Just over a year since the suicide of a close friend, and at a time when mental health is on everyone’s lips, Callum MacPherson wants young men to speak up.
This podcaster doesn’t want to go to another friend’s funeral
Callum MacPherson was working a shift at Channel 7 last year when he got a call that no one is ever ready to take – his friend had died.
“I went into shock and my initial reaction was to keep working but I broke down and had to go home,” Callum tells CityMag.
“My cameraman had to drive me home in tears.”
Callum says that was the first time he’d lost someone suddenly, when “it wasn’t their time.”
Callum is no stranger to violence – as a former news reporter for a television station, the 26-year-old covered car crashes and stabbings – but the suicide of his 29-year-old friend hit home. It was different to reading about it in the newspaper, he says.
“Suicide is the biggest killer of people between 15 and 45, and is responsible for a third of the deaths of young people between 15 and 34, and three times the amount of men die by suicide as women, so, it’s such a male-dominated problem,” Callum says.
“I wanted to find something that I could do to make some impact in that area, as a healing mechanism for me, but also [as] something that could help others to deal with or avoid that similar sort of pain.”
Seven months since the incident, Callum launched Young Blood – Men’s Health Matters, a podcast focussing on stories of young men overcoming obstacles in life.
Callum wanted to use his skills as a journalist and found local stories – and attempted to wrangle large celebrities like Guy Sebastian – to “smash the stigma” of young men discussing mental health issues.
Almost half a year on, there are 26 one-hour episodes on the site, with programs featuring guests with a breadth of experiences – from coming out to surviving cancer.
“They’re all mostly ‘Tell me your story’ and ‘What do you think?’ and ‘How that shaped you?’ and then we ended up talking about mental health,” Callum says.
“It’s not just like ‘Alright, now tell me about anxiety’,” he says.
The podcast is self-funded but Callum is always looking for other support. The dream is to continue normalising mental health conversations amongst young men, particularly those aged 15—35, and has the aim to become a mentor through his work.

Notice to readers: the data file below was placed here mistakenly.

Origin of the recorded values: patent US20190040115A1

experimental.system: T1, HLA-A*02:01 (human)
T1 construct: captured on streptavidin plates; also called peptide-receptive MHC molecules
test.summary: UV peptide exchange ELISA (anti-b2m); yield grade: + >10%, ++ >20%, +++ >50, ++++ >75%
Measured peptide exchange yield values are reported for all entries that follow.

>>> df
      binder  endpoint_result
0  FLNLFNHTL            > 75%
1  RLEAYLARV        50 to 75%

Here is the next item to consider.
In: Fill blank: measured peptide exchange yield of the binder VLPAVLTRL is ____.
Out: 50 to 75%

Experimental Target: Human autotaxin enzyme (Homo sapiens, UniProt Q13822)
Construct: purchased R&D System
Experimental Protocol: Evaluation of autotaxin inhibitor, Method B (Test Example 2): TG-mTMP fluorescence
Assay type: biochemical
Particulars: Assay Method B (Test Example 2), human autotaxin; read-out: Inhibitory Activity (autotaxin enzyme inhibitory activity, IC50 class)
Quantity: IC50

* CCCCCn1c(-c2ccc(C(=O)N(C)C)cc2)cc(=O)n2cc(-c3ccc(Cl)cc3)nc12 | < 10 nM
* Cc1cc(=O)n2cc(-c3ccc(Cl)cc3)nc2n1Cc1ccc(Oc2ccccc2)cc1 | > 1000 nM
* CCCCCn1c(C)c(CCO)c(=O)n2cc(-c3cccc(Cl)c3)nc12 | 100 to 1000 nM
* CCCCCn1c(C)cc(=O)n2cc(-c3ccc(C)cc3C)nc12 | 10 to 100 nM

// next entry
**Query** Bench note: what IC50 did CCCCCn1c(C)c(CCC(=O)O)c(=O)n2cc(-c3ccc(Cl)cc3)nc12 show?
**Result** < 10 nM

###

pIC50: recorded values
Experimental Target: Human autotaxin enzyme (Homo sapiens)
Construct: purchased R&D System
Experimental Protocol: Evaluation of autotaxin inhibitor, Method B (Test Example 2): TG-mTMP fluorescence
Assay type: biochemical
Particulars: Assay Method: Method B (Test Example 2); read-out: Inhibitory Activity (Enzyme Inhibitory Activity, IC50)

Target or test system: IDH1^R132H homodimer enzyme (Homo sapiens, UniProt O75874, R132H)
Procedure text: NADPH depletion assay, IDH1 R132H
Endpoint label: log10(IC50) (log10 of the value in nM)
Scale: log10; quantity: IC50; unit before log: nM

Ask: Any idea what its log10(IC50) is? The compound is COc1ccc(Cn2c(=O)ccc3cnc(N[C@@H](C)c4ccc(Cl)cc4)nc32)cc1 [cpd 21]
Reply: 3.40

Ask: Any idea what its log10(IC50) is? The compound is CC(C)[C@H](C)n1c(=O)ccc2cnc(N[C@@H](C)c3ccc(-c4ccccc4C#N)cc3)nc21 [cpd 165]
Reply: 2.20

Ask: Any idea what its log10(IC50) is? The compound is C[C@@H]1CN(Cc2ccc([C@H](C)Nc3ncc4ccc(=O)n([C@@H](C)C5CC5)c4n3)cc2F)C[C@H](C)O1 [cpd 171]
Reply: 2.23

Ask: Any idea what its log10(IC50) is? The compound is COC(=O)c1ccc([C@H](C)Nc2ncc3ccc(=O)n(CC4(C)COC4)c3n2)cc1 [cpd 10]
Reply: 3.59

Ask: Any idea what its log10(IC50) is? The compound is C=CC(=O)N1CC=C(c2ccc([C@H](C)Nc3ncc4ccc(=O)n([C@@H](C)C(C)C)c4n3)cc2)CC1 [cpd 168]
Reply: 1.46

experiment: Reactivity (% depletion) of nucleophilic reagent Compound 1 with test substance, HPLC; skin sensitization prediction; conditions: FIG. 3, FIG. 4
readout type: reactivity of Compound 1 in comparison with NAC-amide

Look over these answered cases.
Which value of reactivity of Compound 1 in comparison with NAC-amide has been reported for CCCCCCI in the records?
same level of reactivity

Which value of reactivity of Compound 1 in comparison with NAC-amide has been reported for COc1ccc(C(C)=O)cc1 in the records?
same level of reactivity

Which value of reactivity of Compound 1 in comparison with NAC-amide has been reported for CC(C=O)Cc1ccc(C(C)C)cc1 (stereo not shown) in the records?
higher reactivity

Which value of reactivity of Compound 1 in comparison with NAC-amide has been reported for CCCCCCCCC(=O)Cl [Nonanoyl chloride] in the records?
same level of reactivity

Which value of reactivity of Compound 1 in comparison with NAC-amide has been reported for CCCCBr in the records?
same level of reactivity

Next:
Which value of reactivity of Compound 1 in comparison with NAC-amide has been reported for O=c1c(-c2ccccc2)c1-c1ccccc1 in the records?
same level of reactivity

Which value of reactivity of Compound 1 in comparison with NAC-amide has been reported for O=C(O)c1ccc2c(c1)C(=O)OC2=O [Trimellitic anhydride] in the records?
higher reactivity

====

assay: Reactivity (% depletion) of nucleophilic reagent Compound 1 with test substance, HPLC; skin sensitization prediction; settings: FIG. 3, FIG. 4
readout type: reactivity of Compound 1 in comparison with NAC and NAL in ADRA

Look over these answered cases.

“[The podcast] is about trying to change that attitude, that men don’t share their feelings, and we just need to bottle things up and keep it inside because that’s what a man should do,” he says.
“The way to change that is young men leading other young men, and leading by example because that’s the only way it’s going to resonate.
“We can’t have people who aren’t in our age group or aren’t like us telling us to do something, because we’re not going to listen.”
Callum brings in guests relevant to current cultural conversations around mental health, like positive psychologist ‘Dr Happy’ – real name Tim Sharp – who recently spoke to Callum about COVID-19 and its effect on mental health.
As Dr Happy says we shouldn’t rule out happiness…even with the odds against us.Dr Happy (aka Dr Tim Sharp) is one of the world's leading positive psychology experts. He’s got a PHD and is the Chief Happiness Officer of The Happiness Institute, which he founded himself.Basically it doesn’t get more happy than this guy…But as he tells it, even he gets depressed sometimes and that's just being human!Dr Happy might just have the prescription for your woes as you navigate this weird and troubling time – or if not a remedy, at least some reassurance and practical advice to lighten the load.
Posted by Young Blood – Men's Health Matters on Monday, April 27, 2020
With experts stating South Australia’s mental wellness levels are “not looking good,” there’s no better time to pay attention to your mood.
Mental health researcher Joep van Agteren recently outlined to CityMag the warning signs, and Callum is helping by publishing podcasts with uplifting narratives.
This has meant, as a storyteller, Callum has dug around to find stories with happy endings, but this was done on purpose so every episode wasn’t “totally depressing,” he says.
“The [story] that was the most jaw-dropping, that really blew my mind, was talking to this young African guy. His name’s Chance Ndume,” Callum says.
“He fled the Congo because of war and hadn’t seen his family since the age of nine, and spent five years trying to get out of Africa as a young child.
“He eventually did get over here, and through an unfortunate series of events [ended up] sleeping rough in Adelaide.
“He didn’t have any family and he was a world away from everything he knew, and then he felt like he had no support of any kind.
“With me and with this show, we’re trying to inspire people and make people feel like they can improve, and no matter how bad things get, they’ll get better.
“In this case with Chance, through social services, which he eventually got, he got back on his feet and made a friend and he was working this other job.
“He’s basically putting himself through uni, and he’s doing that as a side project and he’s only like 21, but he’s hugely positive.
“There’s this guy who would never have told you a story, and now you know it. It totally blows your mind.”
It’s clear Callum genuinely cares. He recounts other stories of local heroes often overlooked, such as CFS volunteers and former defence personnel.
But still, what inspires Callum to continue making the Young Blood podcast is his hope to never lose another young friend.
“What scares me is going to another funeral like that, and having people that I love have to go through the same thing and think, ‘I wish I had said something or been there for them,'” says Callum.
“I never want to feel like that again.
“My goal is to just have these conversations with as many young men as possible and reach as many as possible, and help as many people as possible and that’s really what I aim to do.”